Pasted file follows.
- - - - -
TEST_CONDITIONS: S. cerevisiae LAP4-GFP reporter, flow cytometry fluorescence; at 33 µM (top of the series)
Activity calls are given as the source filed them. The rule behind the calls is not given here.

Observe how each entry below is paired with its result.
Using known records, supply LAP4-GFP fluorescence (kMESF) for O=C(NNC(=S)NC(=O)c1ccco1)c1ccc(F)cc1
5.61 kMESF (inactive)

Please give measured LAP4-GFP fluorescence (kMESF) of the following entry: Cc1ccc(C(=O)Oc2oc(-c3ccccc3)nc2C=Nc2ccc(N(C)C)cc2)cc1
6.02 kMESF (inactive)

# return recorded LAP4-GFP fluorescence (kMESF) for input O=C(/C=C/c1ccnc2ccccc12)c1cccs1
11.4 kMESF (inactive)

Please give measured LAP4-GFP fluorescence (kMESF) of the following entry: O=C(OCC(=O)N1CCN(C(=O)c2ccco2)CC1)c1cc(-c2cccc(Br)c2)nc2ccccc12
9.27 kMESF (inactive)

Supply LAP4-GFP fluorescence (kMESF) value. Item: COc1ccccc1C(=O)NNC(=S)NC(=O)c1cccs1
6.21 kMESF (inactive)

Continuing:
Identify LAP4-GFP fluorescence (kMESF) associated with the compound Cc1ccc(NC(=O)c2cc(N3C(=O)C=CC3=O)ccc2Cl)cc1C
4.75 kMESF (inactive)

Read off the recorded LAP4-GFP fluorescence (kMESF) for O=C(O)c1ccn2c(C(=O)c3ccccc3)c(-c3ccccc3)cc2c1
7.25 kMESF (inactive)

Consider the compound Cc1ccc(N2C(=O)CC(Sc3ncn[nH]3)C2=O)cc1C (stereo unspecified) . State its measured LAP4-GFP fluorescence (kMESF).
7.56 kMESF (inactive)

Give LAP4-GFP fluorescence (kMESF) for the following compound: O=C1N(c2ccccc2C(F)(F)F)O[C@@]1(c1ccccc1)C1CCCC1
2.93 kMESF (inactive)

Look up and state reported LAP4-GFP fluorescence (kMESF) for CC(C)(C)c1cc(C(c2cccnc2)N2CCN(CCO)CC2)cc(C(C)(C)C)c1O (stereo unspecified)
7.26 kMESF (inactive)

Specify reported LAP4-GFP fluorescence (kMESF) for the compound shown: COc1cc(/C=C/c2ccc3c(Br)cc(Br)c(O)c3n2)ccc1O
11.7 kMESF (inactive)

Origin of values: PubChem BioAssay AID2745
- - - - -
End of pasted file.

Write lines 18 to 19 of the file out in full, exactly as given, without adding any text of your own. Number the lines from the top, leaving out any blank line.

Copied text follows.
7.25 kMESF (inactive)

Consider the compound Cc1ccc(N2C(=O)CC(Sc3ncn[nH]3)C2=O)cc1C (stereo unspecified) . State its measured LAP4-GFP fluorescence (kMESF).